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Rural areas have always had issues with being underserved as far as medical care goes, and there is not likely any relief in the future with the continuing economic problems and predicted shortage of health care providers.
There are about 50 million Americans who lack access to quality primary care due to their rural settings and shortages of medical providers. Only about 10 percent of America’s doctors practice in rural America, but nearly one-fourth of America’s population resides in a rural area, making the delivery of care a challenge.
Some estimates suggest that there is a need for about 50,000 to 60,000 health care providers needed to resolve this problem; this includes physicians, nurses, and medical assistants.
Challenges to deliver rural medicine can include harsh weather as well as travel and transportation difficulties. Also, some of the difficulties in implementing health care initiatives and reforms are easier to do in a more sophisticated, urban setting.
Newer, younger doctors who are not from a rural setting will reluctantly practice in rural areas because of the fact they are used to being in a more dense doctor population. The training centers typically provide a lot of resources and abundant supplies, and the ability to bounce ideas off of other doctors.
This is difficult to do in a rural setting, particularly if you are the only show in town.
Access to technology is another reason. Doctors prefer to provide the best for their patients, and fear if they move to a rural area they may have to compromise that ideal.
Technology, as we all know, is very expensive and much easier to implement in a larger center where there are multiple doctors using and utilizing the technology. Sometimes in these cases the more complicated medical problems are better suited to be done at a large hospital or teaching center, and that is also the importance of a rural doctor to understand what he can do well, and what more importantly he cannot do well and needs to refer out.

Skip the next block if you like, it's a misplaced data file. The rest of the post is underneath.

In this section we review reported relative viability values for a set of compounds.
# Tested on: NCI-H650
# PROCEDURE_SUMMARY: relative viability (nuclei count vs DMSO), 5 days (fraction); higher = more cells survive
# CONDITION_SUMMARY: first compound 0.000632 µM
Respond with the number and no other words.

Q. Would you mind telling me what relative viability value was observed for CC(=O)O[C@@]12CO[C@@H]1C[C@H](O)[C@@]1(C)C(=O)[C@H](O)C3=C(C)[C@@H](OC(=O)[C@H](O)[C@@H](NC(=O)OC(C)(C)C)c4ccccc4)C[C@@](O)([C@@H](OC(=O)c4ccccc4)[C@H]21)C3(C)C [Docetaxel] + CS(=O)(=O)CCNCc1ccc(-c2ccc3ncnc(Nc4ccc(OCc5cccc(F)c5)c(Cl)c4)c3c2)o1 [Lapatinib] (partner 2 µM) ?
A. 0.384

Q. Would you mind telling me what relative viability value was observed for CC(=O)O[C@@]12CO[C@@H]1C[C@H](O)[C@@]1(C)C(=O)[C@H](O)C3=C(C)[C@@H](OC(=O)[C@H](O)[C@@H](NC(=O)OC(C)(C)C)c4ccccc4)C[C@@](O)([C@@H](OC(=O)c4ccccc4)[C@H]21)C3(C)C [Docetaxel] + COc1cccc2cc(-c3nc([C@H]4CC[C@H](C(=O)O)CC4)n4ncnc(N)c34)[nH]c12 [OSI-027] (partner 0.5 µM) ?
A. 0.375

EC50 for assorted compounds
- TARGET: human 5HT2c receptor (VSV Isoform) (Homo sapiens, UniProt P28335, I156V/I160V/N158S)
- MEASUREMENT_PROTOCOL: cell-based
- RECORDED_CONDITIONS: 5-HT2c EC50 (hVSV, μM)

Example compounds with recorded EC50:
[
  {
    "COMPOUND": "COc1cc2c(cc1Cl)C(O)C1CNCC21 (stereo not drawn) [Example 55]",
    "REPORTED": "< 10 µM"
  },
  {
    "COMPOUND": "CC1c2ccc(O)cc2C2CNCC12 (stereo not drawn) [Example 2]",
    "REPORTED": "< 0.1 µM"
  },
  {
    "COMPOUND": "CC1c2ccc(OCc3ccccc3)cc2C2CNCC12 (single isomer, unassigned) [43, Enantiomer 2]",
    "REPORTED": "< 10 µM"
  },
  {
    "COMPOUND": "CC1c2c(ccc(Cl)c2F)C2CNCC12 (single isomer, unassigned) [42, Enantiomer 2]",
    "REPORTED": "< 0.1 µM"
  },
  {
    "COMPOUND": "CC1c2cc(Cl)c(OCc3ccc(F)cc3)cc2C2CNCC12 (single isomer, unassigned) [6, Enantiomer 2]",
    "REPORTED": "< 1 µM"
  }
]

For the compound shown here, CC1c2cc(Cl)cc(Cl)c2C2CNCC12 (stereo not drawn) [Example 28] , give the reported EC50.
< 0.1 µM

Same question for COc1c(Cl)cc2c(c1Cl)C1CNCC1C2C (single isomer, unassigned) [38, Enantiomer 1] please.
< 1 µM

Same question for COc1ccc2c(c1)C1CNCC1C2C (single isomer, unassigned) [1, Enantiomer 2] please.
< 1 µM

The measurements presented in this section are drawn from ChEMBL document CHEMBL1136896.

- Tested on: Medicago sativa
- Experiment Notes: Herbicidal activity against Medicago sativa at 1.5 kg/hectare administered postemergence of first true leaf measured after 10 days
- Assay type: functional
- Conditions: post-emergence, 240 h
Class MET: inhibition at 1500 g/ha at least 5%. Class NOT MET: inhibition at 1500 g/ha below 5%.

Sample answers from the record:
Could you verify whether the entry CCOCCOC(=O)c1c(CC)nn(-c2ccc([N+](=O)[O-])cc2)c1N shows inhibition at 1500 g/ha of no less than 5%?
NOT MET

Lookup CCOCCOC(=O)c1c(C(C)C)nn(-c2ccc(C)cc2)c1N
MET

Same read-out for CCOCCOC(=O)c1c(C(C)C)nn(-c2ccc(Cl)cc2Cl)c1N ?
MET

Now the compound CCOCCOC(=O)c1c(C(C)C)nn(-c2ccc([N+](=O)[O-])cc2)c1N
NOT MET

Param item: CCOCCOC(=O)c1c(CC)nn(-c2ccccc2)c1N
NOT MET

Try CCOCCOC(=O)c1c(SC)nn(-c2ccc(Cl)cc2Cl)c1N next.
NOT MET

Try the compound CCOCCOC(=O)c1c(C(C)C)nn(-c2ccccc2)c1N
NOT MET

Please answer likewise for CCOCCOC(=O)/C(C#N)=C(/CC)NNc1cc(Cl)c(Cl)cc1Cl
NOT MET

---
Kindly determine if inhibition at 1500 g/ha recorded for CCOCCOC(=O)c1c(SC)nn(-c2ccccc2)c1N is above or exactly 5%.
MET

The latest statistics suggest less than 5 percent of medical school graduates plan on living and practicing in a rural or small town. Some ideas have been hatched as a result of this problem, and they include starting medical schools in rural or small communities that have a percentage of seats devoted in each class to students who will commit to returning to smaller rural settings.
Also, choosing candidates from small rural areas will make them more likely to return to those areas and serve the underserved patient population. This is probably more practical with primary care specialties such as family practice: pediatrics, internal medicine, OB/GYN and general surgery.
As the subspecialties become more sophisticated and more technologically driven, they are likely to remain in larger centers. To bridge the gap problem, there may be the ability to utilize computers, as well as telemedicine, and maybe even import a sub-specialist once in a while to address these difficult medical problems and difficult patients.
The U.S. government has looked at several ideas, including seeking international medical school graduates who are accustomed to practicing in rural areas, recruiting them to the United States. The National Health Service Corps is also expanding its programs by providing scholarships and loans to assist medical students who are interested in practicing in underserved areas.
As our population grows, the trend is still to remain around large metropolitan areas, so small towns and rural areas will still be difficult to serve.
Years ago, when there were plenty of health care providers, it only took a few months to fill the shoes of a retiring health care provider. Now it seems like it takes years, and it is much more complicated and difficult to retain someone in these areas.
As a doctor who has practiced in a rural area for more than 25 years, I understand the rigors of practicing in these circumstances, but the benefits are undeniable. You live in a community with nice people who you get to know and see on a regular basis, which cannot be done in a larger center.
Hopefully, these advantages will hit home with some of the younger doctors starting out, and in the future we may not have this problem.
Denis Grillo, D.O., FOCOO, is an ear, nose and throat specialist in Crystal River. Call him at 352-795-0011 or visit CrystalCommunityENT.com.